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Tong Yuen Chan

ImageImage 

1.  As a student  2. 1919 CEM Reunion (LaFargue Collection)

 

Pinyin & Chinese characters Tang Yuanzhan 唐元湛

Variant Spellings & Other Names Tong Yuen Cham
Tang Yun Shin
Yen Chen Tong
Y. C. Tong
American nickname: "Number 3"1

Other Chinese Name(s) Tang Luyuan 唐露园

Detachment 2

LaFargue No. 53

Date of Birth 1861
Place of Birth Xiangshan (Macau), Guangdong
Age at Departure for US 13 (Lunar Calendar
Date of Death

10 November 19212

Place of Death

Shanghai

Place(s) of Residence in US (1) Springfield, MA3
(2) Lowell, MA (half-year 1874)3
(3) New Britain, CT4
American Host Family/ies

(1) Springfield, MA: Alexander S. & Rebekah R. (Brown) McClean3
(2) Lowell, MA: Daniel Webster3
(3) New Britain, CT: 1st, Henry G. Sawyer, 1878-79; 2nd, John N. Bartlett4

School(s), with dates  New Britain High School, New Britain, CT, 1878-80.4
Notable Activities/Awards in School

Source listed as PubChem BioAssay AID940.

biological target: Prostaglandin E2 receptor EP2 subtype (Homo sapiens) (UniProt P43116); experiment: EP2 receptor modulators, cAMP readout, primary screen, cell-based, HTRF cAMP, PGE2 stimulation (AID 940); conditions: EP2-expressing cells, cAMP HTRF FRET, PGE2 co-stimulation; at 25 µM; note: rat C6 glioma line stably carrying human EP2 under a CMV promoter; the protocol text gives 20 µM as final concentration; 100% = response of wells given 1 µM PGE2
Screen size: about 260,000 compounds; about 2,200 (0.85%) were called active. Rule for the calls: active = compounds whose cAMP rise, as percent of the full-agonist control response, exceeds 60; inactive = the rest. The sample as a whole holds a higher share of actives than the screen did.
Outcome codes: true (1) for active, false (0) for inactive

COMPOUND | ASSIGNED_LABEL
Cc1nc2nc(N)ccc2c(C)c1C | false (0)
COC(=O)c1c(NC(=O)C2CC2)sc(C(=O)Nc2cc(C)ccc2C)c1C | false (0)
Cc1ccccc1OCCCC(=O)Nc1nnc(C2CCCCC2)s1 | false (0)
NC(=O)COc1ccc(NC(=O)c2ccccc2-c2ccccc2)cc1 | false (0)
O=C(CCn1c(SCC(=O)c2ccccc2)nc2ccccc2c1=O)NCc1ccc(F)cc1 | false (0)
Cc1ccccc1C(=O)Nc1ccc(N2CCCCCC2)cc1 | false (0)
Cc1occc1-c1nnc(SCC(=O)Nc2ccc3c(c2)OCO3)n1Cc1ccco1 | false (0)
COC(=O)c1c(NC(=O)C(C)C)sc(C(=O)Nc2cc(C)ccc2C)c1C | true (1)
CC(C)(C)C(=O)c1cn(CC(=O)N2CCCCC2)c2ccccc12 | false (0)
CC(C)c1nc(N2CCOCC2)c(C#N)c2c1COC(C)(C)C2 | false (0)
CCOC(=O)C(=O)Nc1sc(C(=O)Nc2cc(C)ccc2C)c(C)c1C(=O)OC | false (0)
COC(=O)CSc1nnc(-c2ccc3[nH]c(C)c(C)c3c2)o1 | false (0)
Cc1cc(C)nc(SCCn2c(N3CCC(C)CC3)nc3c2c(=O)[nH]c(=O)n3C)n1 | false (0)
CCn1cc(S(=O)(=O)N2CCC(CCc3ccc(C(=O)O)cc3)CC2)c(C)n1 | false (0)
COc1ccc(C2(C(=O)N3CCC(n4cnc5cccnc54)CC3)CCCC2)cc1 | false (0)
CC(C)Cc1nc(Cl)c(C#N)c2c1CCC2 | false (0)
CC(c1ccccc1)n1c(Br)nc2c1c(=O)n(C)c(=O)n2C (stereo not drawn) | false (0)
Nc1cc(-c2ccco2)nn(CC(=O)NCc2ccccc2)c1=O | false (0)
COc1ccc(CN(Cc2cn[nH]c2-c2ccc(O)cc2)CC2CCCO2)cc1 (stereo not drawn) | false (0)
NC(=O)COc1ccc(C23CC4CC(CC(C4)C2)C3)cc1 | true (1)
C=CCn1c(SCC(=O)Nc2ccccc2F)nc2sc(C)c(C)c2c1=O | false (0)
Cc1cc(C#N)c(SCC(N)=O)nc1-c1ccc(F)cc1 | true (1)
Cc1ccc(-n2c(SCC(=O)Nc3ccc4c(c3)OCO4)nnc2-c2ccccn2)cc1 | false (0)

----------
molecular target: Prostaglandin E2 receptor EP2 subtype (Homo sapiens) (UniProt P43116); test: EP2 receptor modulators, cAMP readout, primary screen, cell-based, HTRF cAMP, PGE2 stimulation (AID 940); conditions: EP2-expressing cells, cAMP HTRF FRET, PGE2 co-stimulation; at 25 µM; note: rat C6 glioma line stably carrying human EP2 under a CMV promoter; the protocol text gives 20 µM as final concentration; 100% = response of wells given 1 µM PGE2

College/University, with dates Columbia University5
Notable Activities/Awards in College  
Degree/Diploma Obtained (date)  
First Assignment in China  
Later Positions

1881-1913: Beginning as a Telegraph Operator eventually became the Director-General of National Telegraph Bureau of China6; one-time Director of Shanghai Telegraph Bureau7;

1905–06: As Superintendent of Imperial Chinese Telegraph Administration, accompanied Duanfang (端方), Viceroy of Liangjiang, and Dai Hongci (戴鴻慈), Vice President Board of Treasury, on a mission to U.S. and European countries to inspect systems of government8;

1908: In Impressions (1908), p. 532, listed among “Prominent Residents of Shanghai” as “..chief superintendent and acting general manager of the Imperial Chinese Telegraph Administration, Deputy to His Excellency the Viceroy of the Liang Kiang, Commissioner of the Inland Likins, a Director of the Canton Guild, a representative of the Kwangtung Province on the Chamber of Commerce, and a director or committee member of several companies and local institutions.”
 
Director of Shanghai Commercial and Savings Bank;

1909: appointed by Office for Selection of Students for America (recipients of Boxer Indemnity scholarships) as its Commissioner at Shanghai9;

Representative of the Chinese Government at Shanghai6;